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GE - New publication: The corporate takeover of corn in SE Asia

1 Sept. 1999

New publication from BIOTHAI, GRAIN, MASIPAG and PAN-Indonesia

August 1999.

Multinational companies are heavily promoting genetically modified products 
with their promise of increased yields, environmental benefits and food 
security in the developing countries. But contrary to the promise of 
securing food for all, genetically modified crops are primarily designed to 
increase dependency and increase profits for corporate stakeholders. The 
introduction of these transgenic crops is just another step in the process 
of progressively disempowering farmers, and destroying local markets and 
economies. In SE Asia, this is starting with genetically engineered corn. 

After rice, corn is perhaps Southeast Asia’s most important crop. For 12 
million Filipinos, corn is a staple food. In Indonesia more than 80% of the 
crop feeds the country. Yet corn is increasingly being reduced to a feed 
crop for the livestock industry, a shift fuelled by the increase in meat and 
dairy product consumption and the globalisation of Asian diets.

Adoption of corn hybrids, designed for input intensive, large-scale 
monoculture farms, had been slow, given the poor conditions found in many 
developing countries. Despite this, renewed efforts from the governments and 
the private companies are expected to push more hybrid seeds into farmers’ 
fields displacing farmers’ varieties. Only a handful of companies control 
almost 70% of the hybrid corn seed market in SE Asia. With the acquisition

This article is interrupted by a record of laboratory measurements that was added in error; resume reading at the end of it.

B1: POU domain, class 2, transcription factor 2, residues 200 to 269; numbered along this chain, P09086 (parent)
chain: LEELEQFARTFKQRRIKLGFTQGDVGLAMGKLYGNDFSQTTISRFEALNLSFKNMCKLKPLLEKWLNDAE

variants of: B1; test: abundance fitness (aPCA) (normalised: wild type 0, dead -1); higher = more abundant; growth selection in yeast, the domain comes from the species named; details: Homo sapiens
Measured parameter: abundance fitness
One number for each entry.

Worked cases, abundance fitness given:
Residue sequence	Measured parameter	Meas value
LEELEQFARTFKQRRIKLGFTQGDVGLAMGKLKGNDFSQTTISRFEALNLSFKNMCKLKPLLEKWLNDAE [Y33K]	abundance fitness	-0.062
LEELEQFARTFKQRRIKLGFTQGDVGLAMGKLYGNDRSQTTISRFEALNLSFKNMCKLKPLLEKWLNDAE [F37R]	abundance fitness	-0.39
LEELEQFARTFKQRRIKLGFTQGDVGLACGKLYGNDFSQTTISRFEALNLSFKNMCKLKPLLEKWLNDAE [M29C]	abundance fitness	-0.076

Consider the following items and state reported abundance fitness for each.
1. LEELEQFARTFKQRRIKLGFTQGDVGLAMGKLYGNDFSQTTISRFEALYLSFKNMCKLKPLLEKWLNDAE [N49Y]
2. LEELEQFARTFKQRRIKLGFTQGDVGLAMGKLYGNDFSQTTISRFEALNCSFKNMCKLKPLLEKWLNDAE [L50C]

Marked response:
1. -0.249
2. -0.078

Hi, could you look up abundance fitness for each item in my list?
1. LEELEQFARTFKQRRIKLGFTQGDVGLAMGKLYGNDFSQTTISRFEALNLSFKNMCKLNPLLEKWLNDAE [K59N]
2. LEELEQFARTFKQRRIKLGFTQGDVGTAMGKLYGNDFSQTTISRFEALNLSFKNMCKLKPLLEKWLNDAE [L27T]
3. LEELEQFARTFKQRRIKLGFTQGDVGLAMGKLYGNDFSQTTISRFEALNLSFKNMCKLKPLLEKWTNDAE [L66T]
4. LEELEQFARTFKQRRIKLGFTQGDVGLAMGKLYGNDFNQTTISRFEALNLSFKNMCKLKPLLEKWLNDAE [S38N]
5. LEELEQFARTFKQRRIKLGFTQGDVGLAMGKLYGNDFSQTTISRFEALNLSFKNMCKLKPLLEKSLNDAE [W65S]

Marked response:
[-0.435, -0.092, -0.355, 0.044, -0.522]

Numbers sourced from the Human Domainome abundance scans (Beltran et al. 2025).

of Cargill Seeds International and DeKalb by Monsanto, only two companies  
Monsanto and Pioneer  in effect are in control.

GE corn will boost this process of corporate take-over. Corn is the subject 
of more biotech R&D and patent applications than any other crop. Bt corn and 
herbicide tolerant corn are already at various stages of testing in 
Indonesia, Philippines and Thailand. Companies are bent on reaching full 
market deployment of GE corn in SE Asian farms by 2001, thereby securing an 
important market for their genetically modified products at a time when 
opposition is in Europe.

One of the immediate issues facing the region is the importation, testing 
and commercial release of transgenic corn. Is it safe? Who will benefit? 
What about the alternatives? Many people are starting to get active in the 

This paper was researched, written and published as a joint effort between 
BIOTHAI, GRAIN, MASIPAG and PAN Indonesia in order to help strengthen 
peoples’ understanding of the transformation taking place. 

The document can now be downloaded at 

Hard copies will be made available shortly. For hard copies and for further 
information, please contact:

MASIPAG/Farmer-Scientist Partnership for Development
3346 Aguila St., Rhoda's Subd
Los Banos, Laguna
4030 Philippines
Fax: (63-49) 536-5526